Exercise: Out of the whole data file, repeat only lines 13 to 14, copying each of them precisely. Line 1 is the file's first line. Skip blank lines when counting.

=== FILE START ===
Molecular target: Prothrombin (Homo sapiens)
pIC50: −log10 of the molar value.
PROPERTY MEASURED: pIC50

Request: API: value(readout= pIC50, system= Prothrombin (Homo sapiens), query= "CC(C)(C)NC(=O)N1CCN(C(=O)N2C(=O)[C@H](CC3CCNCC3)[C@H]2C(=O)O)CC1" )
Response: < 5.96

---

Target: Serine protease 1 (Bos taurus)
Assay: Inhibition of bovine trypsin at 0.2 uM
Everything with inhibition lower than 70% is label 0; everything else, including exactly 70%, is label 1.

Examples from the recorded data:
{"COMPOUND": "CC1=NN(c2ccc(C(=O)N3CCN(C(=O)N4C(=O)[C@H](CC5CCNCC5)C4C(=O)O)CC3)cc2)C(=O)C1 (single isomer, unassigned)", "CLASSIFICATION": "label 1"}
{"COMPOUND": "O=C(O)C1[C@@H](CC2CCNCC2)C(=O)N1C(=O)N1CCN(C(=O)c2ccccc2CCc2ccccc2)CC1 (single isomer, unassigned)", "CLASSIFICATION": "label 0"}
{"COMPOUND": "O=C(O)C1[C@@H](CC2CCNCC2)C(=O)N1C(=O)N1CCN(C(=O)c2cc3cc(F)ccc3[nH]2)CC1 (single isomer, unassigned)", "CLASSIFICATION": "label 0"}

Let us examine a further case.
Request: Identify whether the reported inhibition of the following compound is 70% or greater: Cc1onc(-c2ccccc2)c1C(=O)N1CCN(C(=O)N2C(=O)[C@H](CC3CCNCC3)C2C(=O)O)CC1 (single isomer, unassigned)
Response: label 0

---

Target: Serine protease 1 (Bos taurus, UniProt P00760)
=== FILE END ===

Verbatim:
{"COMPOUND": "O=C(O)C1[C@@H](CC2CCNCC2)C(=O)N1C(=O)N1CCN(C(=O)c2cc3cc(F)ccc3[nH]2)CC1 (single isomer, unassigned)", "CLASSIFICATION": "label 0"}

Let us examine a further case.